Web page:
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Puppeteer, songwriter spread anti-bullying message
The Newark Advocate
VideoBriefBy day, Casey Claxon works in marketing, sales and advertising. By different day, he's a guitar-toting songwriter — traveling to elementary schools with his band of puppets to sing about bullies, how it's OK to be different, and how to stand up for one another. Casey and his mom, Joe Anne Claxon, run Casey and the Bully Busters. The duo recently spent the day at McGuffey Elementary School in Newark, Ohio, performing for classes of first-, second- and third-grade students.
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PRODUCT SHOWCASE
 
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Florida pushes longer day, more reading in some schools
Education Week
Two years ago, Florida took a step no other state has taken to improve students' reading skills: It required its 100 lowest-performing elementary schools to add an extra hour to their school day and to use that time for reading instruction. Early results suggest the new initiative may be paying off. After only a year with the extra hour, three-quarters of the schools saw improved reading scores on the state's standardized test, the Florida Comprehensive Assessment Test, or FCAT. Seventy of the schools earned their way off the lowest-performing list altogether.
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School district to wait extra year to park buses
The Associated Press via San Francisco Chronicle
Due to a misunderstanding over the timeline of a required notification period, a central Indiana school district that lost its bid to end bus service at the end of 2014 will have to continue to provide transportation longer than previously thought.
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PRODUCT SHOWCASE
  Driver-Controlled Panic Button Promotes School Bus Safety
New feature works with Child Safety Alarm System™ to alert riders if vehicle attempts to pass stopped school bus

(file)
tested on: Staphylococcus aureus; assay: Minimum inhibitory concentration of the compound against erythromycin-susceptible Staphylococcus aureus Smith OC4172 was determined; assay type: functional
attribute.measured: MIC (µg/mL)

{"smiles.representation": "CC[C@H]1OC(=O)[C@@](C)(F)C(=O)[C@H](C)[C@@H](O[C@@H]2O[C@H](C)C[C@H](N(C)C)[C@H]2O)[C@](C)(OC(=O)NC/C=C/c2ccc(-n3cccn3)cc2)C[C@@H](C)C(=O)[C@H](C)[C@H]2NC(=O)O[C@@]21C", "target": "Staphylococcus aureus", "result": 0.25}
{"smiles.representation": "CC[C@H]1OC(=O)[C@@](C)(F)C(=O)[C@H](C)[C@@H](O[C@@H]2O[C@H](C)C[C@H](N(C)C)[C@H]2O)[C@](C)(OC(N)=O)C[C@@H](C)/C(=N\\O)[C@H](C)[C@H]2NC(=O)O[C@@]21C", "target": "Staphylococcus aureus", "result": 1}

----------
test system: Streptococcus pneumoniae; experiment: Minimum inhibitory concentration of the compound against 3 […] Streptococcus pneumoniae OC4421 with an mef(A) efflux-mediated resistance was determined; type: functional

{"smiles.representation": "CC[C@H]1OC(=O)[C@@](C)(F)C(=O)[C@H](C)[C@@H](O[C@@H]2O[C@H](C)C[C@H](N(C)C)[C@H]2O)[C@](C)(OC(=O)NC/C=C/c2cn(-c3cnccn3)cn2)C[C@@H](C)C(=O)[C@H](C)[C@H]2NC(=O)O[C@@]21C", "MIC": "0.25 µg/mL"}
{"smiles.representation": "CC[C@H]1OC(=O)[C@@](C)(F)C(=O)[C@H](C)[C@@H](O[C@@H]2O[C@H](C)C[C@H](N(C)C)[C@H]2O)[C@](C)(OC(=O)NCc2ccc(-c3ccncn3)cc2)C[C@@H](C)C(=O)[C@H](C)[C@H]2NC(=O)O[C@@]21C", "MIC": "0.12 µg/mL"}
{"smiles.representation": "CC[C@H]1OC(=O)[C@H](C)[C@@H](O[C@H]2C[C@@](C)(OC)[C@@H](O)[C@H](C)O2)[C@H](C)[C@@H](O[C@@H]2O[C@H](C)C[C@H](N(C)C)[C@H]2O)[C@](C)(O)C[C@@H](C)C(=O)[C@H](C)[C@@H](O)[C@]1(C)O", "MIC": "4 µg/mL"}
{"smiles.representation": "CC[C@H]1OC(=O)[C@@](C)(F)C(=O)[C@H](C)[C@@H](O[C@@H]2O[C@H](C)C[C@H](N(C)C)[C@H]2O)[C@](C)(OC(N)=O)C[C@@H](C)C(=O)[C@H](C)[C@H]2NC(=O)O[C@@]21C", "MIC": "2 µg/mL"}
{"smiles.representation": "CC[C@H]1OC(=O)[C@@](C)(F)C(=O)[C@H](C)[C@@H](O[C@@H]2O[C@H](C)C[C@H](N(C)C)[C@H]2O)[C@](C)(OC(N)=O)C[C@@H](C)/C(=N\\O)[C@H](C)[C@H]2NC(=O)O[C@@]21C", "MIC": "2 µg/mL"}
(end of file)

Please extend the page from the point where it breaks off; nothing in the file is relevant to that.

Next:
Transportation Safety Products, Inc. will roll out a revolutionary new safety feature to audibly and visually alert disembarking school bus riders if a vehicle attempts to pass a stopped school bus.
 


Study shows more pedestrians and bicyclists killed by distracted drivers
The Legal Examiner
Distracted driving is causing accidents not just between cars and trucks, but also between vehicles and pedestrians and bicyclists. A recent study by scientists at the University of Nebraska Medical Center found that deaths from these types of accidents are increasing. Researchers recommended lawmakers put into place new policies to protect pedestrians and bicyclists as they cross intersections and travel on roadways.
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FEATURED ARTICLE
TRENDING ARTICLE
MOST POPULAR ARTICLE
The state of the minimum wage
CNNMoney
President Barack Obama recently called on Congress, business owners and local representatives to take action to raise the wage floor across the country.

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Cold temperatures tough on big yellow buses
WNEP-TV
The crippling cold is a logistical nightmare for folks responsible for getting students to school. A string of cold temperature days is tough on school buses and the people who operate them.

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Child dragged by school bus
New Castle News
For every trip, every mile, a school bus driver is solely responsible for the safety of his or her student passengers while they are on, or in close proximity to, the bus. The inattention of the bus driver in this case nearly lead to tragedy. PLEASE show this story to your school bus drivers and remind them that a bus SHOULD NOT MOVE unless and until the driver is certain every child is clear of the danger zone.

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Share your expertise with others
MultiBriefs